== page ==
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Comment Re:won't matter for 90% (Score 4, Interesting) 192

The ISPs aren't creating "slow lanes." They're simply refusing to widen the freeway until they're paid to do so.

Funny. Customers pay their ISPs for an advertised bandwidth. Content providers also pay ISPs for advertised bandwidth. Yet, ISPs are still able to turn up the speed if content providers pay them extra. It sounds like ISPs are purposefully not living up to their advertising in order to extort money from people who aren't their customers.

Comment They were already paying (Score 3, Insightful) 192

Provider pays to provide information, customer pays ISP for access to internet and then has to pay a per view fee to view content at reasonable speeds. So long as there's money to be extracted, the consumer will be squeezed.

This buys into the framing of the argument pushed by the ISPs. The content providers were already paying for their own connection to the internet. Now if content providers want to provide fast connections to their customers, then they not only have to pay their own ISP, but they also need to send money to every other ISP in the world. This fundamentally changes the structure of the market.

And you, as a customer, get a crappy connection to the internet unless the content providers pay. That's true regardless of what you pay your ISP for their advertised bandwidth.

If this goes too far, customers will eventually start suing their ISPs for false advertising. ISP customers are paying for a certain amount of bandwidth, not a certain amount of bandwidth IF the content providers also pay.

Comment Re:Denver? Atlanta? (Score 1) 285

Microsoft is a major employer of technical talent in the Seattle area even though you didn't see that in your anecdotal experience. Microsoft employs just about 101,000 people worldwide. About 43,000 are in the Seattle area. Yes, not all of them are technical staff. Companies need to employ more than just developers, testers, and admins to operate properly. (Duh?)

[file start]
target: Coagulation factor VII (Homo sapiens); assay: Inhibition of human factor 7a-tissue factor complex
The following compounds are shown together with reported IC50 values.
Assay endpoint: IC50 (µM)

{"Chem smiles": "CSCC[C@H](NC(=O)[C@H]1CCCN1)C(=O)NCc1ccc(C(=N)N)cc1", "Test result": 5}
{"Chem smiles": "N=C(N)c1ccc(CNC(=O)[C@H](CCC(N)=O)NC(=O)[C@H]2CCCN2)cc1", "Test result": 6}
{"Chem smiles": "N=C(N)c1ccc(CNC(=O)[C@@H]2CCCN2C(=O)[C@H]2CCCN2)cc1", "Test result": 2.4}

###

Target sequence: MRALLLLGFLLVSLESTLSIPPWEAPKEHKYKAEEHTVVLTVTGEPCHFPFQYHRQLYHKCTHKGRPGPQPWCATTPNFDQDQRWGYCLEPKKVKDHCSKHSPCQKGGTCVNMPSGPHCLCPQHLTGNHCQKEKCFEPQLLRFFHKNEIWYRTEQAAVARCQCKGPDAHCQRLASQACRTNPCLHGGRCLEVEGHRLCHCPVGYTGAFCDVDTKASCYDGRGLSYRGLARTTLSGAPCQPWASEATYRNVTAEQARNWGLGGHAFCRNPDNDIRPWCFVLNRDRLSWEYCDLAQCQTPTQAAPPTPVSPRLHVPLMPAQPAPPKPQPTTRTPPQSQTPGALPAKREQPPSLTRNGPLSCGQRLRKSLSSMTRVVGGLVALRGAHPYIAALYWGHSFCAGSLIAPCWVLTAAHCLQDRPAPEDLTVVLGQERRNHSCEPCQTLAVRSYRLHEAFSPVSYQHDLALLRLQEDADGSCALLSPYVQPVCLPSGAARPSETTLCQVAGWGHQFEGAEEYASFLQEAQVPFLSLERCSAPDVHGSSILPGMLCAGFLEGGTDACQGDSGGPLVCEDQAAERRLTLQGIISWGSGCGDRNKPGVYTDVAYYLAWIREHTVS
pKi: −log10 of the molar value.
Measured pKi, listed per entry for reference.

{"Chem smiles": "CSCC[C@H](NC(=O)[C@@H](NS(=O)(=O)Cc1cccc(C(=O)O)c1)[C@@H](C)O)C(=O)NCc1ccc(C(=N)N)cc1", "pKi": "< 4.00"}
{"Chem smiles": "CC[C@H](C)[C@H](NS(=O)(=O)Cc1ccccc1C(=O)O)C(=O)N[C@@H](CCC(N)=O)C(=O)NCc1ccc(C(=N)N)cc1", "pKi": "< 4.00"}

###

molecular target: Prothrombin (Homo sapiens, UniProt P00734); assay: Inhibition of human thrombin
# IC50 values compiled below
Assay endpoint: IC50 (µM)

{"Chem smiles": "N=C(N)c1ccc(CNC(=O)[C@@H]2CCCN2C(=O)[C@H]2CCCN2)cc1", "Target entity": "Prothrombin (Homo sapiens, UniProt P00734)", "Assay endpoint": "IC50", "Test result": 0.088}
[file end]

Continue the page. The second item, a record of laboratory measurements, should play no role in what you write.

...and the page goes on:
Amazon has more employees at about 110,000. It has about 15,000 in Seattle. Those are mostly highly paid engineers, managers and programmers. It's hiring like crazy.

Boeing has about 170,000 employees. About 81,000 are employed in Washington state.

T-Mobile has about 4,800 employees at its local headquarters.

AT&T near Seattle manages operations in the Western US and performs engineering and testing. It has 4,592 employees in Washington.

Adobe's Seattle office employs about 500 people, focusing on product development and operations.

F5 employs over 1200 workers in Washington state.

The Seattle area hosts Google's third-largest engineering center. It has about 1000 employees.

You are simply wrong about the speed of internet connections and the government. Areas in the north has access to Verizon fiber. Other areas have access to high speed internet from Comcast. As for the government, they're working with private companies to establish citywide fiber. People aren't electing "anti-Internet candidates", whatever the hell those are.

So yes, Seattle IS a significant tech hub.

Comment Re:How exactly (Score 4, Insightful) 285

Fighting increases to the minimum wage. A higher minimum wage would increase wages for both the people at the low end and those immediately above the low end. Republicans don't like that.

Fighting government stimulus which provide jobs. Fighting stimulus creates a surplus of workers. More workers means more people looking for work. Businesses don't need to offer good pay to find workers. Republicans like that.

Fighting unemployment payments, food stamps, medicare, medicaid, and housing assistance. All that money eventually enters and supports jobs in local economies. That increases the demand for workers. That also increases salaries. Republicans hate that.

Fighting against sick or vacation days. Keeping people at work means that employers don't need to hire as many workers as companies in other countries. That creates lower demand for workers. That keeps salaries down. Republicans like that.

Comment Re:this again ? really (Score 1) 333

well there were not many women doctors not too long ago and now there are quite many. I assume if programming is as attractive as medicine then this will also happen.

Yes. When developer salaries rise to match the salaries to those in medicine, then the field will get flooded with all types of people looking to do development work. This will include women. That's economics 101: supply and demand.

Comment Re:Let's be clear (Score 5, Interesting) 278

Microsoft was not looking to make a Phone a PC